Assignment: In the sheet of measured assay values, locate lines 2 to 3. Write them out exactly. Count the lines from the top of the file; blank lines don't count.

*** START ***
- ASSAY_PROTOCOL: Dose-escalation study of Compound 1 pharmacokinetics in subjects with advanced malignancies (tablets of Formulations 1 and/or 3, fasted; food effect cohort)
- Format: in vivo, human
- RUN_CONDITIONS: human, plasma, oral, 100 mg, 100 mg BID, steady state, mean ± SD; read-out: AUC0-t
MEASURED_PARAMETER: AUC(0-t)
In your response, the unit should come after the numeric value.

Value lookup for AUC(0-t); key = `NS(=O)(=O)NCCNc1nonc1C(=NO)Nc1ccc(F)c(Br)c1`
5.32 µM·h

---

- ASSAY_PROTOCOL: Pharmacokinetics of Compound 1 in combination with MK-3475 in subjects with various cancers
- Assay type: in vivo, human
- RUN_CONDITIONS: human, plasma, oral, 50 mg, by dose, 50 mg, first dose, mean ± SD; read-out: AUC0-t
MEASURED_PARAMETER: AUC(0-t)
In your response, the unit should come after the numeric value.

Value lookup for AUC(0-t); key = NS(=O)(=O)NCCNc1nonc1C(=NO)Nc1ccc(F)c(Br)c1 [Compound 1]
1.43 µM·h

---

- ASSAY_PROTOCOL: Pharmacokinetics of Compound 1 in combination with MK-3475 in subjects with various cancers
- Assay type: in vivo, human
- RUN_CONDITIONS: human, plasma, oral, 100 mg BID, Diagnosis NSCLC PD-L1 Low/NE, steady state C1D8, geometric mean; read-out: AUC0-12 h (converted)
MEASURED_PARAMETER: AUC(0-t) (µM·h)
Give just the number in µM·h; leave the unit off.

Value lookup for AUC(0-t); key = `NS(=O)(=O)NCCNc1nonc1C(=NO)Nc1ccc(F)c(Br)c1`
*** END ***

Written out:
- Format: in vivo, human
- RUN_CONDITIONS: human, plasma, oral, 100 mg, 100 mg BID, steady state, mean ± SD; read-out: AUC0-t